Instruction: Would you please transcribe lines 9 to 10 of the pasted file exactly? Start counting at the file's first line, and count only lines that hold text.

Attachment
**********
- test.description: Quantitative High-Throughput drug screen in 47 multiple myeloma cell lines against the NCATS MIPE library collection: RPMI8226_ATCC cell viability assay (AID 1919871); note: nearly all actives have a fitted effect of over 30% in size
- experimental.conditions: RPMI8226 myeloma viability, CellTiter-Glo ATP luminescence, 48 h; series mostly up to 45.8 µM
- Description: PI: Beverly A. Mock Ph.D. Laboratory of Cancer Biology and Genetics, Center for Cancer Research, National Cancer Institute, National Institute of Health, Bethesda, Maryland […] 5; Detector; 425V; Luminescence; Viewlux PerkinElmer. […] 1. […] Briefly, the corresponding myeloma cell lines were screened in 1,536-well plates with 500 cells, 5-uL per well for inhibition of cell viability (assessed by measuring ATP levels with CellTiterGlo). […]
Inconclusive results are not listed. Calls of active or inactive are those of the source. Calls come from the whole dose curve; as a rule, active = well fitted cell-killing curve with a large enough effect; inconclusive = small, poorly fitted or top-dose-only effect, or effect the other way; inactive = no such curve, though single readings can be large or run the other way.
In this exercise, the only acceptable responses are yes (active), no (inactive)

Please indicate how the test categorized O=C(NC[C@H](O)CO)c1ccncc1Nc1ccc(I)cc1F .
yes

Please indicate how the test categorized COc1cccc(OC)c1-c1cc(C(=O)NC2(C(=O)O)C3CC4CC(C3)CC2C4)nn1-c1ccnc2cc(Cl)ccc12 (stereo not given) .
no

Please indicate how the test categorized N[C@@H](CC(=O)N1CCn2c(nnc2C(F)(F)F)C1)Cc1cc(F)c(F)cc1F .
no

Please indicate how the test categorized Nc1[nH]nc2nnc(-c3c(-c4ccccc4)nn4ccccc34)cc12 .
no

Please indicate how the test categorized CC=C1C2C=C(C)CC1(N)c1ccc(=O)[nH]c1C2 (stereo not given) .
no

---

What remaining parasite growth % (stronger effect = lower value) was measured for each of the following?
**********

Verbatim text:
no

Please indicate how the test categorized N[C@@H](CC(=O)N1CCn2c(nnc2C(F)(F)F)C1)Cc1cc(F)c(F)cc1F .